The Good Society Debate – the most influential intellectual stream in today’s Social Democracy, has gone unnoticed by the Czech Social Democrats and the Czech Republic itself. According to the media database, between January 2012 and March 2013, Czech newspapers used the expression ‘good society’ just once in the context of the social democratic debate. It was an article by Jakub Patočka (editor in chief of the green-left Daily Referendum) on the necessity of cooperation between Social Democracy and civil society.
The term ‘good society’ also doesn’t appear in the resolution of the 37th Congress of the Czech Social Democratic Party (ČSSD) (held in Ostrava on the 15-16th March 2013) entitled ‘A New Beginning for Our Country’. With the Czech parliamentary elections coming up in May 2014 (most probably on 22-23 May 2014, in parallel with elections to the European Parliament), this resolution could act as the programmatic outline for a possible Social Democratic government.
Yet, there are some points of intersection between this programme and the Good Society Debate. For example, the resolution calls for an increase in minimum wages in the Czech Republic, which, at the current level of CZK 8000 (EUR 320), have not risen since 2007. In regards to employment policy, the resolution supports the ideas of the Youth Guarantee Programme of the Party of European Socialists, although this programme is not explicitly mentioned as the inspiration. The programme also wants to “promote a Europe which will ensure effective regulation of financial markets and will introduce a financial transaction tax”.
Moreover, the Congress resolution also mentions politics that “serves as an exclusive tool for a small oligarchic group”. According to the Social Democrats, the current government is “getting out of democratic control and is toothless in the fight against corruption and clientelism”. This, of course, is a description of the Czech reality where politicians are linked to businessmen and powerful businessmen control political parties by purpose-driven recruitment of new members.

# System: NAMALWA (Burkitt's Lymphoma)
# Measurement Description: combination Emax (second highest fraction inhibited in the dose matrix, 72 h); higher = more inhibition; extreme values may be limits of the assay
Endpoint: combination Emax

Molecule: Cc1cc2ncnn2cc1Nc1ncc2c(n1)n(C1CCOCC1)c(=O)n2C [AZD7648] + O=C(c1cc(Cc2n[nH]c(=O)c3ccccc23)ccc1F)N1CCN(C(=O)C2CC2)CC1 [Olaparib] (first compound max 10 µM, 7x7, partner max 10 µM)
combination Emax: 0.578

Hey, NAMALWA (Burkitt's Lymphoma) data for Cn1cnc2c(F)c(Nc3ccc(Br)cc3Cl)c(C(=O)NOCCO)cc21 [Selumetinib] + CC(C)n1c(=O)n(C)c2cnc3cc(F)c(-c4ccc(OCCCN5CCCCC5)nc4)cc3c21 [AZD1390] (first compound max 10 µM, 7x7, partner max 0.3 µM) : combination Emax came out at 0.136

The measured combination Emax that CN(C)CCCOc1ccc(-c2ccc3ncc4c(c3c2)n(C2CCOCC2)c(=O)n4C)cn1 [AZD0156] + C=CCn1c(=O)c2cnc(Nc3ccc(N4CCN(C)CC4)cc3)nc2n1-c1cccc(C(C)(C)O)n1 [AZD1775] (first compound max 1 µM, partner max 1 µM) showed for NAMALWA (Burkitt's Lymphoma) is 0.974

Judging from the resolution, Social Democrats don’t appear to be aware of the need to tackle problems linked to the influence of global and European capital on European and national policies. Futhermore, although there is an acknowledgement of the lack of active party members and the lack of public trust in politics, these aspects are found in the section dedicated to gender equality. And quite typically, this sentiment will remain just words as it’s not reflected in the age and gender structure of the party leadership. Hence, it’s quite fitting that the Congress was attended by 600 delegates, out of whom exactly 10% were under 35 and just 25% women. After the Congress, there is only one woman in the leadership, and not a single person under 35.
“Gender equality,” reads the resolution, “is not just a precondition of a functioning democratic system, but also of the prosperity of society as a whole. Without the adoption of specific measures voters could hardly believe that we are serious about our promotion of gender equality. The first step towards gaining their trust is enforcement of a sufficient number of female candidates on the candidate lists. We find ourselves in an era, when people are moving away from large parliamentary parties – due to corruption of many of its members and also due to their rigidity and inability to provide candidates that would convince voters through their qualifications. Without consistent enforcement of equality and justice social democracy would lose its identity.”
The rest of the resolution focuses on domestic topics from a national perspective: education, where the Social Democrats are committed to abolish tuition fees if introduced by the current government, old-age pensions, where they undertakes to abolish the opt-out introduced by the current government, and healthcare, where they want to gradually achieve the existence of only one public insurance agency.